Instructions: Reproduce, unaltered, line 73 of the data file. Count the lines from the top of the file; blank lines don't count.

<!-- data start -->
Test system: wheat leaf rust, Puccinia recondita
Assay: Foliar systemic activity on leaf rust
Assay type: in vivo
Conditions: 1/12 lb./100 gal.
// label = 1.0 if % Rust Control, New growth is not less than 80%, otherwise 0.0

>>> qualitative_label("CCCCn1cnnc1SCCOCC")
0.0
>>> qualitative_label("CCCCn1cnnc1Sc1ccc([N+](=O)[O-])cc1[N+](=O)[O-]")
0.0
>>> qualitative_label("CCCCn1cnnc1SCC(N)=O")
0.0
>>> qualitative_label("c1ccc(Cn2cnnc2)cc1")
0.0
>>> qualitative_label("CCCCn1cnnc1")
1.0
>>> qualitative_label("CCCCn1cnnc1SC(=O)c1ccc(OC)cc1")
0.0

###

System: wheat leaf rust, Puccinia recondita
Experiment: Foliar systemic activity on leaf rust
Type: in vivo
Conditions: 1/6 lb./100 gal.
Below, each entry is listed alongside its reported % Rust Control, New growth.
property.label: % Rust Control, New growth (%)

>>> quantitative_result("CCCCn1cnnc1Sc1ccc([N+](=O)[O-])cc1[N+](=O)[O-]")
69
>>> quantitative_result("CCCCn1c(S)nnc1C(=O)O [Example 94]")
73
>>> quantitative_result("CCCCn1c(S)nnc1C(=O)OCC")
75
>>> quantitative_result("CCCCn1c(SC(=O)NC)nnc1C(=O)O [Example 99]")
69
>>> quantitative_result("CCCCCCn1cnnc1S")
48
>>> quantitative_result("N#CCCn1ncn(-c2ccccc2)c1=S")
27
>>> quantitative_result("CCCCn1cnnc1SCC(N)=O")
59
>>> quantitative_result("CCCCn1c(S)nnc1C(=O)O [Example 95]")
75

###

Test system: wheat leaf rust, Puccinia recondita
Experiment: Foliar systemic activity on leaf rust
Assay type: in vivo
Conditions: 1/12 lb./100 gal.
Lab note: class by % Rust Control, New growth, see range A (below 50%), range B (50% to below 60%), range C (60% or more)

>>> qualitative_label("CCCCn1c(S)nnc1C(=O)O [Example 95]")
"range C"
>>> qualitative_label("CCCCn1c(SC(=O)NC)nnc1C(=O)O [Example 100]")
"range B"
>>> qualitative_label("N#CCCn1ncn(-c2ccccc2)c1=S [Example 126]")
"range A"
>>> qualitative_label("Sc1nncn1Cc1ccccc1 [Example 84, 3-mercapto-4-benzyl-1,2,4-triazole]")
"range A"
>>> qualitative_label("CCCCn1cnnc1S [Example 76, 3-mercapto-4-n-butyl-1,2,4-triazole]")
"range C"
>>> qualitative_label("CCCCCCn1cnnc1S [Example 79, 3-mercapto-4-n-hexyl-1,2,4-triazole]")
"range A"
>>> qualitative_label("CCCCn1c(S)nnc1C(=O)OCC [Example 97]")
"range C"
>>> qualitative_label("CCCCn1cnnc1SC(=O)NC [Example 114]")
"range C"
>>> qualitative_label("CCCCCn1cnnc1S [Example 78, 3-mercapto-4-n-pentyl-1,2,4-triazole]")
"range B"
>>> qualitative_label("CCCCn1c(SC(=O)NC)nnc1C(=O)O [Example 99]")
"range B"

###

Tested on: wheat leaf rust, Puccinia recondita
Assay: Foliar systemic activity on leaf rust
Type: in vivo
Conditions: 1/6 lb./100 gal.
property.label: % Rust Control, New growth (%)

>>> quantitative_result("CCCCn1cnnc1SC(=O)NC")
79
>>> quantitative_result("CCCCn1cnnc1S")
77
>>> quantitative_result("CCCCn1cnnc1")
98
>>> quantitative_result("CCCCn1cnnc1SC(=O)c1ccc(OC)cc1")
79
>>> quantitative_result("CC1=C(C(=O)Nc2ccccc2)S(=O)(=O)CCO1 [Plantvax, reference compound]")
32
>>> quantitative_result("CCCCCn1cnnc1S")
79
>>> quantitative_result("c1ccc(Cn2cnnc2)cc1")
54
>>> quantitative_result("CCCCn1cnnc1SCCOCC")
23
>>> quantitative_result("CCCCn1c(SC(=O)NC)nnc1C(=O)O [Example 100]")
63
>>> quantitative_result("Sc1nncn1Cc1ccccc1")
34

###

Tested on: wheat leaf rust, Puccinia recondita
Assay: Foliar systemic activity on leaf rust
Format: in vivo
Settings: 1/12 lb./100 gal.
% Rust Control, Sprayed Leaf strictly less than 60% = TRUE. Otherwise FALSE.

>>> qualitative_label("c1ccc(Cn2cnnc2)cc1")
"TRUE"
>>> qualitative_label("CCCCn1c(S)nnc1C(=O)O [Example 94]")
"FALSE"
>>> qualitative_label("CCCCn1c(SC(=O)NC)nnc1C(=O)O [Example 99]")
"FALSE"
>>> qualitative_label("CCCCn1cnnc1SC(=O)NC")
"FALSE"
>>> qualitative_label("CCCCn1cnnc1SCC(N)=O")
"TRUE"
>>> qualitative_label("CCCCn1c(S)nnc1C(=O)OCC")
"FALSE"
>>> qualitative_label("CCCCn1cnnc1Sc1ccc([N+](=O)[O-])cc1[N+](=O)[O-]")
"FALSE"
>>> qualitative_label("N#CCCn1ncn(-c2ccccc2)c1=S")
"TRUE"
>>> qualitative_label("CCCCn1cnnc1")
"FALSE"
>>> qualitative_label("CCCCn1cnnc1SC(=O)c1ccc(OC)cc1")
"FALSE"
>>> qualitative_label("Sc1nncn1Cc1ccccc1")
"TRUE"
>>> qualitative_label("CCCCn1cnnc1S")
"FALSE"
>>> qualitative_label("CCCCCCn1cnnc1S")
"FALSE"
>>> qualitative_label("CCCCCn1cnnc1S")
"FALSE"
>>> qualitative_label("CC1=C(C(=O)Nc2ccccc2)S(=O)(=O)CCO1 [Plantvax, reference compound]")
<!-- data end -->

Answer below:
>>> quantitative_result("CCCCn1cnnc1SC(=O)NC")